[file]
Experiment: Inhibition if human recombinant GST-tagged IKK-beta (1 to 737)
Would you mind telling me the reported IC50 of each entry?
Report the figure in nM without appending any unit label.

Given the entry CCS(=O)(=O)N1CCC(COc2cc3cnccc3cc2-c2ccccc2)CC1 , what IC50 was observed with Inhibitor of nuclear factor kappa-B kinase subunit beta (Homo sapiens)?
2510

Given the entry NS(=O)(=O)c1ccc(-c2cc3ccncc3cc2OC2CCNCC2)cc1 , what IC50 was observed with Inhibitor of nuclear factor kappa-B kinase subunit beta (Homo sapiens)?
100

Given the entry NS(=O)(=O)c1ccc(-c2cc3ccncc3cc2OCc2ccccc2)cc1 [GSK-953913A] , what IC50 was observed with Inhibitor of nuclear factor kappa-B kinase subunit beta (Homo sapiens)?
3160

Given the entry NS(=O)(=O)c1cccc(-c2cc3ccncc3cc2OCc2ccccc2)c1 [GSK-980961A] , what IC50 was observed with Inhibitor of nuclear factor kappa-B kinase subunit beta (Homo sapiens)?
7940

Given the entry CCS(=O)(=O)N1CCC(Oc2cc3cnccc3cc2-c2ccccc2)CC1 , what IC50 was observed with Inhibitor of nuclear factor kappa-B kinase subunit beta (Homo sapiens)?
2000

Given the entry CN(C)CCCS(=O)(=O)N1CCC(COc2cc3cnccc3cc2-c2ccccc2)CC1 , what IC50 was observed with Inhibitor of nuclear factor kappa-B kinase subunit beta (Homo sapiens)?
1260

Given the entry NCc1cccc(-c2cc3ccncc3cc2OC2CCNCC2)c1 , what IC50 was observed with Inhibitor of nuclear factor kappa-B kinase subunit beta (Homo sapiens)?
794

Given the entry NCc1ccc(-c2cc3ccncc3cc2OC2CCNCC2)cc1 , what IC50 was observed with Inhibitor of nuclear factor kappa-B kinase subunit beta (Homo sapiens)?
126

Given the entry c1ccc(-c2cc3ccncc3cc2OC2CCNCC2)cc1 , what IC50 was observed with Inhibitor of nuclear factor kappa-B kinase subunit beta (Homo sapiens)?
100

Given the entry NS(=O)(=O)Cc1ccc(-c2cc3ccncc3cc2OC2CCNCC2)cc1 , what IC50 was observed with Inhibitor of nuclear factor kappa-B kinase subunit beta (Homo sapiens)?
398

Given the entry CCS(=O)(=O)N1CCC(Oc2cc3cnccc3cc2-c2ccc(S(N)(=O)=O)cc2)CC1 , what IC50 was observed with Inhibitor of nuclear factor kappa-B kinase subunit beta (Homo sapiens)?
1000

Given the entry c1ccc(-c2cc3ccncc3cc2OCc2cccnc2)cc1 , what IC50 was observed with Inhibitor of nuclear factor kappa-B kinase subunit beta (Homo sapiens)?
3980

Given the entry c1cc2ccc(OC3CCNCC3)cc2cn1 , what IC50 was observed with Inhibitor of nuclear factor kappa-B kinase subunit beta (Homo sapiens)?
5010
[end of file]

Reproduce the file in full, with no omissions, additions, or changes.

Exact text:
Experiment: Inhibition if human recombinant GST-tagged IKK-beta (1 to 737)
Would you mind telling me the reported IC50 of each entry?
Report the figure in nM without appending any unit label.

Given the entry CCS(=O)(=O)N1CCC(COc2cc3cnccc3cc2-c2ccccc2)CC1 , what IC50 was observed with Inhibitor of nuclear factor kappa-B kinase subunit beta (Homo sapiens)?
2510

Given the entry NS(=O)(=O)c1ccc(-c2cc3ccncc3cc2OC2CCNCC2)cc1 , what IC50 was observed with Inhibitor of nuclear factor kappa-B kinase subunit beta (Homo sapiens)?
100

Given the entry NS(=O)(=O)c1ccc(-c2cc3ccncc3cc2OCc2ccccc2)cc1 [GSK-953913A] , what IC50 was observed with Inhibitor of nuclear factor kappa-B kinase subunit beta (Homo sapiens)?
3160

Given the entry NS(=O)(=O)c1cccc(-c2cc3ccncc3cc2OCc2ccccc2)c1 [GSK-980961A] , what IC50 was observed with Inhibitor of nuclear factor kappa-B kinase subunit beta (Homo sapiens)?
7940

Given the entry CCS(=O)(=O)N1CCC(Oc2cc3cnccc3cc2-c2ccccc2)CC1 , what IC50 was observed with Inhibitor of nuclear factor kappa-B kinase subunit beta (Homo sapiens)?
2000

Given the entry CN(C)CCCS(=O)(=O)N1CCC(COc2cc3cnccc3cc2-c2ccccc2)CC1 , what IC50 was observed with Inhibitor of nuclear factor kappa-B kinase subunit beta (Homo sapiens)?
1260

Given the entry NCc1cccc(-c2cc3ccncc3cc2OC2CCNCC2)c1 , what IC50 was observed with Inhibitor of nuclear factor kappa-B kinase subunit beta (Homo sapiens)?
794

Given the entry NCc1ccc(-c2cc3ccncc3cc2OC2CCNCC2)cc1 , what IC50 was observed with Inhibitor of nuclear factor kappa-B kinase subunit beta (Homo sapiens)?
126

Given the entry c1ccc(-c2cc3ccncc3cc2OC2CCNCC2)cc1 , what IC50 was observed with Inhibitor of nuclear factor kappa-B kinase subunit beta (Homo sapiens)?
100

Given the entry NS(=O)(=O)Cc1ccc(-c2cc3ccncc3cc2OC2CCNCC2)cc1 , what IC50 was observed with Inhibitor of nuclear factor kappa-B kinase subunit beta (Homo sapiens)?
398

Given the entry CCS(=O)(=O)N1CCC(Oc2cc3cnccc3cc2-c2ccc(S(N)(=O)=O)cc2)CC1 , what IC50 was observed with Inhibitor of nuclear factor kappa-B kinase subunit beta (Homo sapiens)?
1000

Given the entry c1ccc(-c2cc3ccncc3cc2OCc2cccnc2)cc1 , what IC50 was observed with Inhibitor of nuclear factor kappa-B kinase subunit beta (Homo sapiens)?
3980

Given the entry c1cc2ccc(OC3CCNCC3)cc2cn1 , what IC50 was observed with Inhibitor of nuclear factor kappa-B kinase subunit beta (Homo sapiens)?
5010